Graf Orlock’s new song “A Bad Cop in a Bad Mood” rumbles out of a box of Battle Crisps with hardcore punk riffs that (like Seagal’s hands) should be registered as weapons. In two minutes the song blasts, busts out infectious grooves and launches a screaming solo during a perfectly-timed swagger. The song embodies everything that made Graf Orlock first put the glimmer (Glimmer Man?) in Decibel’s eye. Meanwhile, Bonazelli transplants a shadow-world version of Seagal’s big-screen persona (played by Nick Principe) into a truncated dirty cop flick. Instead of Harvey Keitel or Nicolas Cage’s titular Bad Lieutenant hallucinating iguanas and religious imagery, we see Principe’s villain terrorizing residents of a sun-drenched neighborhood for kicks. The video is filled with sly movie references, but director Ken Whiting never opts for straight-up parody. Instead, it’s a lean ‘n’ mean pastiche focused on a power-drunk misanthropist with a rampaging soundtrack.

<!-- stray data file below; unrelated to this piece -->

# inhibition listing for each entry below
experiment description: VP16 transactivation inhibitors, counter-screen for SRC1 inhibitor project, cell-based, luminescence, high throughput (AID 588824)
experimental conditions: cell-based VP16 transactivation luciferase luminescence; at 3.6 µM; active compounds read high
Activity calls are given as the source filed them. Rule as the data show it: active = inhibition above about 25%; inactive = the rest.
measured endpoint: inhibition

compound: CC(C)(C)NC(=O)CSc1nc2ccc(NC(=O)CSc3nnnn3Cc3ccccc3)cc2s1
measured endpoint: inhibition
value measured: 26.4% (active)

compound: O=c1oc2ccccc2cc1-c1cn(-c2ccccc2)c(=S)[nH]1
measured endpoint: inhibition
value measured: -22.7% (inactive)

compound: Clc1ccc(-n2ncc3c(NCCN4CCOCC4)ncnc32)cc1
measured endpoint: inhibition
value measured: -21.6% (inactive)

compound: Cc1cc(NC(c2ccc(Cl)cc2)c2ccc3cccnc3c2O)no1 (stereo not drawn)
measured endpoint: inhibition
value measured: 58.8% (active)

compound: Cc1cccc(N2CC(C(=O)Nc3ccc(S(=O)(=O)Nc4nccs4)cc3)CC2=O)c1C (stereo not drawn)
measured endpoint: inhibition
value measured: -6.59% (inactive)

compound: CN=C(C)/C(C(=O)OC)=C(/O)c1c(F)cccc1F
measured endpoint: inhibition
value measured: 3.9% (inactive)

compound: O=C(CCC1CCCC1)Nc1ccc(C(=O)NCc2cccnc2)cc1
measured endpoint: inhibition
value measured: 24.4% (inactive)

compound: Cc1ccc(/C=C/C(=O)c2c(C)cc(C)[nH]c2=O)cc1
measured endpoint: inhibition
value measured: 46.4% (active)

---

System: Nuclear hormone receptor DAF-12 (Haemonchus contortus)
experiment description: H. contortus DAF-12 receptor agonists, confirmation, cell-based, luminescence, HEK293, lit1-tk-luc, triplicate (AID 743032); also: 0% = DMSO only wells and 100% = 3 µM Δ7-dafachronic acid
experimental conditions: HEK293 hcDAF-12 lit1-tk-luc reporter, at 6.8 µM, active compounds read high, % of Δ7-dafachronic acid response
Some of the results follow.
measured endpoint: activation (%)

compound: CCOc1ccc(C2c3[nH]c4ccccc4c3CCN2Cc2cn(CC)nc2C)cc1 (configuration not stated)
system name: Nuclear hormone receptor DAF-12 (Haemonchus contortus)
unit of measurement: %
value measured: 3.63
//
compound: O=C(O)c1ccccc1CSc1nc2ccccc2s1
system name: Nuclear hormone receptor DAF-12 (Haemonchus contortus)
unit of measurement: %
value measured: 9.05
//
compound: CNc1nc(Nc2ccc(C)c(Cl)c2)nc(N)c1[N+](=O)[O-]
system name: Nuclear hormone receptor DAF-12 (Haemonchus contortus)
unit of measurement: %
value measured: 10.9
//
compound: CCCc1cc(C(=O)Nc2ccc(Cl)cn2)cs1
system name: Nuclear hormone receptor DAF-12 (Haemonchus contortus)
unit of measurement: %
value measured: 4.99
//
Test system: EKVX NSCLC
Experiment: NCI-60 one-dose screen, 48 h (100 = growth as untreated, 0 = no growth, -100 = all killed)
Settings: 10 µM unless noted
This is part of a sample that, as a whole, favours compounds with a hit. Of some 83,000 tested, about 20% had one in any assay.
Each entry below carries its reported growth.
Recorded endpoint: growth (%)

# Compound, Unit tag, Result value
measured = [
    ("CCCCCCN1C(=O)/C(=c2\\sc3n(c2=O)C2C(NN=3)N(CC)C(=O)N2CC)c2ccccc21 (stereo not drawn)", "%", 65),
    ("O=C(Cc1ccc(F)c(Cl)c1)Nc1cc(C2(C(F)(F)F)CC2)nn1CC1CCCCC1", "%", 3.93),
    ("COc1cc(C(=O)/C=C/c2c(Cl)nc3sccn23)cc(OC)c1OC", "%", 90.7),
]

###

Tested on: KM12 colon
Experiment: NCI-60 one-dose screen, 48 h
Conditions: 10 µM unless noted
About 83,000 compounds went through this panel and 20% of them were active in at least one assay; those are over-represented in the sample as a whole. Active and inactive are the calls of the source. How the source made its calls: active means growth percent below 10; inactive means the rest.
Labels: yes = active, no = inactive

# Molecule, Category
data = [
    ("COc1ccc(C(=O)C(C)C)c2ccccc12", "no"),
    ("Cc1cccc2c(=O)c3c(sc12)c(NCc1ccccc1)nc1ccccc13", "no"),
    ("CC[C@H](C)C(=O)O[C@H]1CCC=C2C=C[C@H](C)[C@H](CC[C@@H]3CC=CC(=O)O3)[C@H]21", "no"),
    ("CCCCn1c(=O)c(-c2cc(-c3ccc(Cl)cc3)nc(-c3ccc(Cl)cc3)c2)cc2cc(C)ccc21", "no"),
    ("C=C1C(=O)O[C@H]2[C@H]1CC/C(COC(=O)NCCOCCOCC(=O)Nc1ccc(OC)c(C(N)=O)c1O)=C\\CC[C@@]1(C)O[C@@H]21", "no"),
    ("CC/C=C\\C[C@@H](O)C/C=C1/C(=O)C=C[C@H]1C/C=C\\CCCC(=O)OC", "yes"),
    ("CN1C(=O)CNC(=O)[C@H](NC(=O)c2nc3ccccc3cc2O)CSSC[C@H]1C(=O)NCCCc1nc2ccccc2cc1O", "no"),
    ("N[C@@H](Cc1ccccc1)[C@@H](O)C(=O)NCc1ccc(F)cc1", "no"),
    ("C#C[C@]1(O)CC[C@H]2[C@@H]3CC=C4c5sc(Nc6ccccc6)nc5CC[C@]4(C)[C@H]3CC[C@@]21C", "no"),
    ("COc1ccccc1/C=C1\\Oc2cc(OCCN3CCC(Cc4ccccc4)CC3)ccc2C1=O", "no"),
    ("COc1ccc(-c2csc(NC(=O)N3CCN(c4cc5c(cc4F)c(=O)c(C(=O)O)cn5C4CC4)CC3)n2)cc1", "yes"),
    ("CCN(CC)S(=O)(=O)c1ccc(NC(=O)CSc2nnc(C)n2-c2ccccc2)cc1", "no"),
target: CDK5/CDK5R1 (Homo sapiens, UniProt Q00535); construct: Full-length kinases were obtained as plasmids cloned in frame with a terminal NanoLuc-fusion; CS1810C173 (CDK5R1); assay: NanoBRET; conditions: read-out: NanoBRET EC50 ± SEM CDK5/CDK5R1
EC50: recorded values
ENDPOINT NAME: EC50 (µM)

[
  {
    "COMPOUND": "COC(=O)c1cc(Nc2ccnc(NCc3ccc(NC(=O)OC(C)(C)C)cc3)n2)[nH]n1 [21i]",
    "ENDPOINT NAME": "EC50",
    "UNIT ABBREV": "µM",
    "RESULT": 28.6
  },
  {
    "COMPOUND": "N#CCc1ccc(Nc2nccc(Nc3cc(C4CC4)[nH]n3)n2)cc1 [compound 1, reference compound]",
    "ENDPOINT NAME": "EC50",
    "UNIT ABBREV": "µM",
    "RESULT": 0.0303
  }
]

Stream Graf Orlock’s killer new video for “A Bad Cop in a Bad Mood” below. Stick around for a hilarious glimpse into the video’s genesis in an interview with writer Andrew Bonazelli. But first, put on your beret and get ready to protect/serve your own interests because Graf Orlock’s new track is locked, loaded and out for injustice.
Interview with “A Bad Cop in a Bad Mood” screenwriter Andrew Bonazelli:
How did you first meet and start collaborating with Graf Orlock?